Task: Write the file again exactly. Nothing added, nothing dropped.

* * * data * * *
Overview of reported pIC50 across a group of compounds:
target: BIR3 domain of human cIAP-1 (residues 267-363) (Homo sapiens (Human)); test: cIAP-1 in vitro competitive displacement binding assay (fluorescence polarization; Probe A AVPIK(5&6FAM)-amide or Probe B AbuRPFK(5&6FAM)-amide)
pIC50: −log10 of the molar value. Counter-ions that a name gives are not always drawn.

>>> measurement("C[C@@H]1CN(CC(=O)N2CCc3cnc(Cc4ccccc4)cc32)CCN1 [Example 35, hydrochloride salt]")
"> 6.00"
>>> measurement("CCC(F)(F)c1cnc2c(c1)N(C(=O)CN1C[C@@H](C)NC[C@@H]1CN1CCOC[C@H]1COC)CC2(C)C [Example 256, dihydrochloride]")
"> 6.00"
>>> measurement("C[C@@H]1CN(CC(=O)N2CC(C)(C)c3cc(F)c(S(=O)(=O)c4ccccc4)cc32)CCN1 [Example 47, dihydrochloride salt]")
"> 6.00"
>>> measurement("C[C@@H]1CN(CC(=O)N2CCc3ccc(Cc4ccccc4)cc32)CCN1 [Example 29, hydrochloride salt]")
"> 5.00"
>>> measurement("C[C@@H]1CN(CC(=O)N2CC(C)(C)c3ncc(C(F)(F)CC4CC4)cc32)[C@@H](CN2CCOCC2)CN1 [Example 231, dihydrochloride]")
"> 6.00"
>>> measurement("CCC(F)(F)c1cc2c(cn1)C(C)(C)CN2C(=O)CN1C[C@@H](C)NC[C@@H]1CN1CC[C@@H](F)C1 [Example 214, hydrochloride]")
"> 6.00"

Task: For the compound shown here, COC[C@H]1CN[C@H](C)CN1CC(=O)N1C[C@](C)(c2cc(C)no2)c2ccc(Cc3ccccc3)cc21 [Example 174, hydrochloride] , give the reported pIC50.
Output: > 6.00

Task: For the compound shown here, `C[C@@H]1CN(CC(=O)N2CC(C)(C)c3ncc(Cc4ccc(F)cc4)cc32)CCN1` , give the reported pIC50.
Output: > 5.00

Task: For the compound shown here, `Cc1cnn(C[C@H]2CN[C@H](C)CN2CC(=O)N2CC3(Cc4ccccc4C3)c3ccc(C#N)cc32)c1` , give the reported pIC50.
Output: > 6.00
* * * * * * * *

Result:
Overview of reported pIC50 across a group of compounds:
target: BIR3 domain of human cIAP-1 (residues 267-363) (Homo sapiens (Human)); test: cIAP-1 in vitro competitive displacement binding assay (fluorescence polarization; Probe A AVPIK(5&6FAM)-amide or Probe B AbuRPFK(5&6FAM)-amide)
pIC50: −log10 of the molar value. Counter-ions that a name gives are not always drawn.

>>> measurement("C[C@@H]1CN(CC(=O)N2CCc3cnc(Cc4ccccc4)cc32)CCN1 [Example 35, hydrochloride salt]")
"> 6.00"
>>> measurement("CCC(F)(F)c1cnc2c(c1)N(C(=O)CN1C[C@@H](C)NC[C@@H]1CN1CCOC[C@H]1COC)CC2(C)C [Example 256, dihydrochloride]")
"> 6.00"
>>> measurement("C[C@@H]1CN(CC(=O)N2CC(C)(C)c3cc(F)c(S(=O)(=O)c4ccccc4)cc32)CCN1 [Example 47, dihydrochloride salt]")
"> 6.00"
>>> measurement("C[C@@H]1CN(CC(=O)N2CCc3ccc(Cc4ccccc4)cc32)CCN1 [Example 29, hydrochloride salt]")
"> 5.00"
>>> measurement("C[C@@H]1CN(CC(=O)N2CC(C)(C)c3ncc(C(F)(F)CC4CC4)cc32)[C@@H](CN2CCOCC2)CN1 [Example 231, dihydrochloride]")
"> 6.00"
>>> measurement("CCC(F)(F)c1cc2c(cn1)C(C)(C)CN2C(=O)CN1C[C@@H](C)NC[C@@H]1CN1CC[C@@H](F)C1 [Example 214, hydrochloride]")
"> 6.00"

Task: For the compound shown here, COC[C@H]1CN[C@H](C)CN1CC(=O)N1C[C@](C)(c2cc(C)no2)c2ccc(Cc3ccccc3)cc21 [Example 174, hydrochloride] , give the reported pIC50.
Output: > 6.00

Task: For the compound shown here, `C[C@@H]1CN(CC(=O)N2CC(C)(C)c3ncc(Cc4ccc(F)cc4)cc32)CCN1` , give the reported pIC50.
Output: > 5.00

Task: For the compound shown here, `Cc1cnn(C[C@H]2CN[C@H](C)CN2CC(=O)N2CC3(Cc4ccccc4C3)c3ccc(C#N)cc32)c1` , give the reported pIC50.
Output: > 6.00